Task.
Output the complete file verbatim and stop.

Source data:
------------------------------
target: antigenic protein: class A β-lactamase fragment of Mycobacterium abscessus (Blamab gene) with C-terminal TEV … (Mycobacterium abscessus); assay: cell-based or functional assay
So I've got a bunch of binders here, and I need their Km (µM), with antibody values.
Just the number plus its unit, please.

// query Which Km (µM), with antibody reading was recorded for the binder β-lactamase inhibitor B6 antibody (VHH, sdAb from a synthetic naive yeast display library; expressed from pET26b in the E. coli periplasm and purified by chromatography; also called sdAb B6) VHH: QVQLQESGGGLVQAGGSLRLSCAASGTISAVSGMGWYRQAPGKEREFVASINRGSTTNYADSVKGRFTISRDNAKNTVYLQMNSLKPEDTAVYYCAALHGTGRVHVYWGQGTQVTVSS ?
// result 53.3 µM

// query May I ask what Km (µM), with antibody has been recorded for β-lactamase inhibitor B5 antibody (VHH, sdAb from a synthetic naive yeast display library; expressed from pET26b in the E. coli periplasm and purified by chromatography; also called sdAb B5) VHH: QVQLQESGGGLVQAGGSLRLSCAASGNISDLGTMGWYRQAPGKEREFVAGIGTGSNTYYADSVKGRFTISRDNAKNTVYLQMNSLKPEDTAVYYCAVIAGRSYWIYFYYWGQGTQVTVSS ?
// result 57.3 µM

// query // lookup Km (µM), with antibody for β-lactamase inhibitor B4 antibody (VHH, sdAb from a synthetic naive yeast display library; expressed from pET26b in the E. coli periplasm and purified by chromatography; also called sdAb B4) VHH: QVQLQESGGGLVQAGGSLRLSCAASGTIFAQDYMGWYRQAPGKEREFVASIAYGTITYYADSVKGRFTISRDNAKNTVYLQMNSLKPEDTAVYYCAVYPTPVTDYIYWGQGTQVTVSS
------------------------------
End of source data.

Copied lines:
target: antigenic protein: class A β-lactamase fragment of Mycobacterium abscessus (Blamab gene) with C-terminal TEV … (Mycobacterium abscessus); assay: cell-based or functional assay
So I've got a bunch of binders here, and I need their Km (µM), with antibody values.
Just the number plus its unit, please.

// query Which Km (µM), with antibody reading was recorded for the binder β-lactamase inhibitor B6 antibody (VHH, sdAb from a synthetic naive yeast display library; expressed from pET26b in the E. coli periplasm and purified by chromatography; also called sdAb B6) VHH: QVQLQESGGGLVQAGGSLRLSCAASGTISAVSGMGWYRQAPGKEREFVASINRGSTTNYADSVKGRFTISRDNAKNTVYLQMNSLKPEDTAVYYCAALHGTGRVHVYWGQGTQVTVSS ?
// result 53.3 µM

// query May I ask what Km (µM), with antibody has been recorded for β-lactamase inhibitor B5 antibody (VHH, sdAb from a synthetic naive yeast display library; expressed from pET26b in the E. coli periplasm and purified by chromatography; also called sdAb B5) VHH: QVQLQESGGGLVQAGGSLRLSCAASGNISDLGTMGWYRQAPGKEREFVAGIGTGSNTYYADSVKGRFTISRDNAKNTVYLQMNSLKPEDTAVYYCAVIAGRSYWIYFYYWGQGTQVTVSS ?
// result 57.3 µM

// query // lookup Km (µM), with antibody for β-lactamase inhibitor B4 antibody (VHH, sdAb from a synthetic naive yeast display library; expressed from pET26b in the E. coli periplasm and purified by chromatography; also called sdAb B4) VHH: QVQLQESGGGLVQAGGSLRLSCAASGTIFAQDYMGWYRQAPGKEREFVASIAYGTITYYADSVKGRFTISRDNAKNTVYLQMNSLKPEDTAVYYCAVYPTPVTDYIYWGQGTQVTVSS